Please use this identifier to cite or link to this item: https://hdl.handle.net/10356/103925
Title: Analysis and characterization of probability distribution and small-scale spatial variability of rainfall in Singapore using a dense gauge network
Authors: Mandapaka, Pradeep
Qin, Xiaosheng
Keywords: DRNTU::Engineering::Civil engineering::Water resources
DRNTU::Science::Physics::Meteorology and climatology
Issue Date: 2013
Source: Mandapaka, P. V., & Qin, X. (2013). Analysis and Characterization of Probability Distribution and Small-Scale Spatial Variability of Rainfall in Singapore Using a Dense Gauge Network. Journal of Applied Meteorology and Climatology, 52(12), 2781-2796.
Series/Report no.: Journal of applied meteorology and climatology
Abstract: Hourly rainfall measurements from a network of 49 rain gauges on the tropical island of Singapore are analyzed to characterize variability of rainfall for temporal and spatial scales ranging from 1 to 24 h and from 1 to 45 km, respectively. First, the probability distributions of rain rates are characterized using the method of L moments. The analysis showed that the Pearson type-3 (PE3) distribution best fitted the rain rates for all time scales of concern. The parameters of the PE3 distribution are found to be related to the time scale through simple power laws. Second, the spatial structure of rainfall is characterized using spatial correlations. The decay of correlations with intergauge distance is parameterized using a powered-exponential function. In general, the e-folding correlation distance (distance at which the correlation drops to 1/e) varied from 10 km at hourly scales to 33 km at daily scales. The study also examined diurnal, seasonal, and anisotropic patterns in the spatial correlation structure of rainfall. The rainfall patterns are smoothest in December and January and are most variable in February, April, and October. Diurnal analysis of spatial correlations showed that the rainfall patterns are smoothest in the early hours between 0100 and 0600 local time and are most variable during the afternoon between 1500 and 1900 local time. The results also showed complex anisotropic patterns in spatial correlations, with considerable dependence of rainfall orientation on spatial scale and the time of the year.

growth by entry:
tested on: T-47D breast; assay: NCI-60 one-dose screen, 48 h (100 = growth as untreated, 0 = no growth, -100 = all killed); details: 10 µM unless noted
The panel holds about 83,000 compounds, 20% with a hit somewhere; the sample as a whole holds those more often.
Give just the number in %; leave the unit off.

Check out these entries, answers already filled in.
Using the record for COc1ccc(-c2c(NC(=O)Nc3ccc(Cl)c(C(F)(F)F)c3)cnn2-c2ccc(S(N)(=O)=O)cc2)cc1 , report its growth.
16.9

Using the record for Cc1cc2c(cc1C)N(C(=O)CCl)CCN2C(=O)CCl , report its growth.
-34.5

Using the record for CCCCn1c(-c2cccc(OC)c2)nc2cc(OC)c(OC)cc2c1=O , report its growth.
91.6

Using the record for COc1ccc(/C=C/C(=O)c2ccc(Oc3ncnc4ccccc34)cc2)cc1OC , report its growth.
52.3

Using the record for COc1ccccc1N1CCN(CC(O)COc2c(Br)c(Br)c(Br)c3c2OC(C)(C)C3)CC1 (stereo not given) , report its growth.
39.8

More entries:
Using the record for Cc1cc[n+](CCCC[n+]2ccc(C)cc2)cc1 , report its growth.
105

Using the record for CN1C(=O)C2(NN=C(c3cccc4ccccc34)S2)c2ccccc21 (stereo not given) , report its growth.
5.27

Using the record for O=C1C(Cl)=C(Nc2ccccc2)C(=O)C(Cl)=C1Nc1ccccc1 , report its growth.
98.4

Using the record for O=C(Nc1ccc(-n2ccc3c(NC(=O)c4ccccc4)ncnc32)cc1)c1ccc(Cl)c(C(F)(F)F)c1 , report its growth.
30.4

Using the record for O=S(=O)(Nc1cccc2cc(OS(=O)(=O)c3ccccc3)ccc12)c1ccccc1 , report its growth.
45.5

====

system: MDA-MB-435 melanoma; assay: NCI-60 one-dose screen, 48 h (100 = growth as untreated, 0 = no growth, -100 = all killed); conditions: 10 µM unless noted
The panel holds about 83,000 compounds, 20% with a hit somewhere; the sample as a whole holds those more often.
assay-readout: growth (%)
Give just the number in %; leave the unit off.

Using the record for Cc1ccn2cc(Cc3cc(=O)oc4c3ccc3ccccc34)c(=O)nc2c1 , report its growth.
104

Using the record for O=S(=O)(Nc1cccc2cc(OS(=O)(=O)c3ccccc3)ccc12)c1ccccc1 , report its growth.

URI: https://hdl.handle.net/10356/103925
http://hdl.handle.net/10220/19313
ISSN: 1558-8432
DOI: 10.1175/JAMC-D-13-0115.1
Rights: © 2013 American Meteorological Society. This paper was published in Journal of Applied Meteorology and Climatology and is made available as an electronic reprint (preprint) with permission of American Meteorological Society. The paper can be found at the following official DOI: [http://dx.doi.org/10.1175/JAMC-D-13-0115.1].  One print or electronic copy may be made for personal use only. Systematic or multiple reproduction, distribution to multiple locations via electronic or other means, duplication of any material in this paper for a fee or for commercial purposes, or modification of the content of the paper is prohibited and is subject to penalties under law.
Fulltext Permission: open
Fulltext Availability: With Fulltext
Appears in Collections:EOS Journal Articles

Files in This Item:
File Description SizeFormat 
2013_MandapakaQin_JAMC.pdf3.37 MBAdobe PDFThumbnail
View/Open

SCOPUSTM   
Citations 10

22
Updated on Sep 6, 2020

PublonsTM
Citations 10

22
Updated on Feb 24, 2021

Page view(s) 5

818
Updated on Jan 17, 2022

Download(s) 20

274
Updated on Jan 17, 2022

Google ScholarTM

Check

Altmetric


Plumx

Items in DR-NTU are protected by copyright, with all rights reserved, unless otherwise indicated.